‘The Best Known Animal in the World’
Leo growled and paced relentlessly, obviously a bit frightened when the airplane pilots fired up their motors.
What do you expect when you bring a lion to an airport dedication, especially the first lion to fly in an airplane, and the first to crash on that very first flight? Those loud motors likely gave Leo a brief moment of déjà vu, the big cat remembering 1927, and those four days stranded in the Arizona mountains while his human pilot tried to find help.
There probably weren’t very many movie fans in Southern Oregon who hadn’t seen Metro Goldwyn-Mayer’s “Leo the Lion” roaring from a movie theater screen, but now Leo was here in person.
“The Best Known Animal in the World” had been touring the United States and the world ever since his aviation accident. Since the World Tour began in Washington, D.C., in June 1928, he had already visited 42 states and traveled three different times up the West Coast — from the border with Mexico, north to Canada.
On Aug. 4, 1930, he arrived in Medford to help dedicate Medford’s new airport.
Leo’s promoters were proud to say he was “no ordinary lion.” No longer a cub, they claimed the 15-year-old was one of the “largest specimens of his kind,” whether in captivity, or in the African jungle. Weighing 735 pounds, he supposedly surpassed the average large lion’s weight by over 200 pounds. He was also half a foot longer than the average lion when measured from his nose to the tip of his tail.
Insured for a million dollars, Leo traveled in a style proper for the king of beasts. Each of the six vehicles in his caravan was decorated in red and gold.
The silver bars of his cage sparkled atop his “palatial” Reo truck as it followed behind a steam calliope, Leo’s “private band accompaniment.” Promoters explained that Leo was fond of his music. “He is always in a much better mood to receive his thousands of guests after having been serenaded by this instrument.”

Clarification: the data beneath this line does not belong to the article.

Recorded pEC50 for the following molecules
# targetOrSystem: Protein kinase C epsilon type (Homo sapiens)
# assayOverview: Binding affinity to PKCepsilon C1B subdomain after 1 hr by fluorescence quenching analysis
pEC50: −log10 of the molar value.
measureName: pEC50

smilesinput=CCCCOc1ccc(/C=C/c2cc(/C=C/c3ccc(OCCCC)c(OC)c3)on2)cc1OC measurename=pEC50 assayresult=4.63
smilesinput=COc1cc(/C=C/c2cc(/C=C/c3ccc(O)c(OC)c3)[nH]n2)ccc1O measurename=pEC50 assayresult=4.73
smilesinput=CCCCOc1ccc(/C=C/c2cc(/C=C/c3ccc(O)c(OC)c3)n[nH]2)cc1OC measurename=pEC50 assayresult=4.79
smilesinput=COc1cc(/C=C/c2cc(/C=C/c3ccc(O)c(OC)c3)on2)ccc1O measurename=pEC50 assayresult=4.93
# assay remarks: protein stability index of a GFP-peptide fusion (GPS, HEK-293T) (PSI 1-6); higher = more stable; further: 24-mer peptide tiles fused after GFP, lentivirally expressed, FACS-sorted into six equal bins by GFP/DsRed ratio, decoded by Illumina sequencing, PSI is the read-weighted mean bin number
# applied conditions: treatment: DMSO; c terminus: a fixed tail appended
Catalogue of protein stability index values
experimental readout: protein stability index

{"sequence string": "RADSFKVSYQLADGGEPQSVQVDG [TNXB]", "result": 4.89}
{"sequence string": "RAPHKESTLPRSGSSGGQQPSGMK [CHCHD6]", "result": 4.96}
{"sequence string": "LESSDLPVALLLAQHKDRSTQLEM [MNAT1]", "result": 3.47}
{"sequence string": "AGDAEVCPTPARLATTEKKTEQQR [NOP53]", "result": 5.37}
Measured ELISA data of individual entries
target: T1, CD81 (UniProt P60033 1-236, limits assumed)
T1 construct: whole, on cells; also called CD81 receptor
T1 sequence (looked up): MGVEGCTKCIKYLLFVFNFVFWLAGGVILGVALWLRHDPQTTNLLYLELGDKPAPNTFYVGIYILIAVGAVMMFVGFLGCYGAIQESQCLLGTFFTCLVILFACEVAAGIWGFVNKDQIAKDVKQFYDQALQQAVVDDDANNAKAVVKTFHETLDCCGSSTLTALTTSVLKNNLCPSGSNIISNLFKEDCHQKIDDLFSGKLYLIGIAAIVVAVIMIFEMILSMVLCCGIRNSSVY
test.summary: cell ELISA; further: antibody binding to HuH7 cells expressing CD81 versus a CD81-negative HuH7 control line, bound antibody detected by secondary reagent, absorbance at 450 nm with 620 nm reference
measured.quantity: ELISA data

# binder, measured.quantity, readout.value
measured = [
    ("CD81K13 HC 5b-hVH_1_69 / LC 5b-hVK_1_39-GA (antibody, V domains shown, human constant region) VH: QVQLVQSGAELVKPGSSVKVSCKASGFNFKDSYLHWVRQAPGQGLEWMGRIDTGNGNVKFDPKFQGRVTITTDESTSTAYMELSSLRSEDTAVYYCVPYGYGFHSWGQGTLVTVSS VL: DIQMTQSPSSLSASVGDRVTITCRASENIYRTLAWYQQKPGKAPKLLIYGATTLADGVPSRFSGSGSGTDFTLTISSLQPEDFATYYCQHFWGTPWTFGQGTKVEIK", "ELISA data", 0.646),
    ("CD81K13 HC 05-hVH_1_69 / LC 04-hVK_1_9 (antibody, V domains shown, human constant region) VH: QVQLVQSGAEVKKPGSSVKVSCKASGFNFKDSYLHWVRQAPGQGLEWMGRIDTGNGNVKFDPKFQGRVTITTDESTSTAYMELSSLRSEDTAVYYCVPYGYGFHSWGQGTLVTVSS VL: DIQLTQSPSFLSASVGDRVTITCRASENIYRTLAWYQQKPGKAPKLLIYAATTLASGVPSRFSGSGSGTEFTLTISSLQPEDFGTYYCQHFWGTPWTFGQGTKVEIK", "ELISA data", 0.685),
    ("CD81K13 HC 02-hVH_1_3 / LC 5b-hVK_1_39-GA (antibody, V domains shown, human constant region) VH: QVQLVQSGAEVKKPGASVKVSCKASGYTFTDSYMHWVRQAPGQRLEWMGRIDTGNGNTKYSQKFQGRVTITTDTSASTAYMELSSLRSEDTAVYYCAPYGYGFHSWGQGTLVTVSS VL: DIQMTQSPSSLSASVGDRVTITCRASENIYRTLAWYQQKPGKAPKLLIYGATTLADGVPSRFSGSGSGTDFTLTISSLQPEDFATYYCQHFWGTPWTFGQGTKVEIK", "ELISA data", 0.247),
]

After the morning dedication at the airport, Leo’s visit would be short. At 2:30 he performed on Central Avenue in front of the Craterian Theater, where he devoured 25 pounds of raw meat before performing tricks for the crowd. His trainer “and confidant,” Captain Volney Phifer, assured all that Leo’s repertoire of “tricks and antics” proved that Leo was a “beast of far more than ordinary intelligence.”
Then, it was a 3 o’clock performance at the Rialto Theater on Main and Fir streets. Next he was paraded to the southeast corner of Eighth Street and Central Avenue for more of the same at the State Theater.
In between, there were quick stops to acknowledge support from Medford businesses.
The West Side Market had provided the raw meat for Leo and, in its advertisement, promised customers they would “Get a lion’s share of bargains at this market.”
The O.V. Myers Reo automobile and truck dealership on South Riverside was the next stop at 3:45.
Pennington’s Battery Service noted that “Leo, the Famous MGM Lion, Uses Willard Batteries — as Standard Equipment for His Caravan.” The company urged residents to watch their workers, “While we service the batteries in Leo’s caravan at 4:15.”
Members of Leo’s troop were guests for the night at the Hotel Jackson on Eighth and Central, with Leo in his cage parked on the street in front of the hotel.
Early the next morning, after a quick stop at a gas station, The Best Known Animal in the World was gone forever. Now there was nothing left but imagination and a movie screen memory.
Writer Bill Miller is the author of five books, including “To Live and Die a WASP, 38 Women Pilots Who Died in WWII.” Reach him at email@example.com.